Life after epic brand fail?

With an estimated 11 million vehicles affected by the Volkswagen emissions scandal this sounds like a costly PR and reputation management exercise. Although VW’s market share shrank $18 billion in one day, the damage to its brand may be less costly.

Nothing seems to shock consumers anymore

Think of BP and the Deepwater Horizon incident. If we are to draw a comparison between big brands, has this incident tarnished the BP brand permanently? Nothing seems to shock consumers anymore

Steve Olenski says it just doesn’t matter to the average consumer. Immediate need outweighs moral decisions. Few consumers will drive past a BP filling station on principle when they need fuel. Consumers tend to practise selective morality when it comes to buying decisions. Knowing your car spews out a lot more toxic fumes than it’s supposed to won’t necessarily drive you to sell or trade it in.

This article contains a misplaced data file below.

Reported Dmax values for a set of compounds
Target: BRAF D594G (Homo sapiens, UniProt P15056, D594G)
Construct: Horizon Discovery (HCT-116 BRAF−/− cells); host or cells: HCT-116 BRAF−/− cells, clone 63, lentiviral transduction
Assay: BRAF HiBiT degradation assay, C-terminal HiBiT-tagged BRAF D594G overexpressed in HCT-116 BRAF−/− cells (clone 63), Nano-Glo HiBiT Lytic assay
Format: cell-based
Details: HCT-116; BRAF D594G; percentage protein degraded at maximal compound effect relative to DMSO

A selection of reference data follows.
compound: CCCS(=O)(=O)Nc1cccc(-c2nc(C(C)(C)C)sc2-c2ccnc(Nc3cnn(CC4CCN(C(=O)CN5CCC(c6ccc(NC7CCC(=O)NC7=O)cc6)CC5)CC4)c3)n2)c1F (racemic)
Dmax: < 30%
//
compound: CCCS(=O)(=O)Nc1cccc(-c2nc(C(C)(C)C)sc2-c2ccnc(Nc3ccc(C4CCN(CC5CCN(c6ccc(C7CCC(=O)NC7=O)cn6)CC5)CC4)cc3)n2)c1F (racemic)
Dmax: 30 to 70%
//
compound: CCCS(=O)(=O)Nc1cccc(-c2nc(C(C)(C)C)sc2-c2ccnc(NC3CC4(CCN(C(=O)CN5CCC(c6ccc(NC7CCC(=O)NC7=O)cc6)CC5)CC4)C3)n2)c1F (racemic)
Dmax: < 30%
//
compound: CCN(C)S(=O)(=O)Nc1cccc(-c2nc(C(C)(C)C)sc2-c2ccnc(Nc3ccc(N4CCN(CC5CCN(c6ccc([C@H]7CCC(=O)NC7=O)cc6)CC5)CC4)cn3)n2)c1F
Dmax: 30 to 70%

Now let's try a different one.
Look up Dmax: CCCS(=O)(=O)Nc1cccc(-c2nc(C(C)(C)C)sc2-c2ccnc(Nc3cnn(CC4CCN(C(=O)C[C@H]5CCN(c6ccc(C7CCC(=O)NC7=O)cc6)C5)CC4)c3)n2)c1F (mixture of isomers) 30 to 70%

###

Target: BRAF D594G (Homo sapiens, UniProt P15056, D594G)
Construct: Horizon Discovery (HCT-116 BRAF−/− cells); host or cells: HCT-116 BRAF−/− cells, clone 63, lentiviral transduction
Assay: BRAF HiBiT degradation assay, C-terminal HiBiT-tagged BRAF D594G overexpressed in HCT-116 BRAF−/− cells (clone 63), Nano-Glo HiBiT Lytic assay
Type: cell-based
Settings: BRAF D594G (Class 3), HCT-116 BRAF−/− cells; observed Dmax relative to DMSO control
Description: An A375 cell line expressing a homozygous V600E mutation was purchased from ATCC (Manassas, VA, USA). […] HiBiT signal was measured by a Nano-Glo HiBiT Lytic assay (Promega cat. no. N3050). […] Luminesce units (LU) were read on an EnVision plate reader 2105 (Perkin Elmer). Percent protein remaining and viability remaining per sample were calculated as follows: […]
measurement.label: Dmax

Why is VW worse than GM, Toyota?

What makes this particular situation worse than say GM’s ignition switch scandal or Toyota’s accelerator problem is that this was premeditated.

Although VW seems to have a contingency plan for managing this debacle, Allan Adamson also agrees that VW will have a far greater challenge than BP in repairing its brand name.

Consumers do not like being lied to.

Once bitten twice shy

Once a brand transgresses the boundaries with the consumer it is very hard to win back their trust. Consumers do not like being lied to.

At the moment VW is the black sheep of the automotive industry but if others are implicated as well it becomes an industry problem.

VW should hope for other guilty manufacturers to be exposed so that it can play to the consumer’s sympathy and proclaim “but everyone’s doing it”.

Failing that, a strategy for the future could see a definite move away from diesel and reinventing the brand as a greener, petrol-based manufacturer.

Originally posted on my LinkedIn profile

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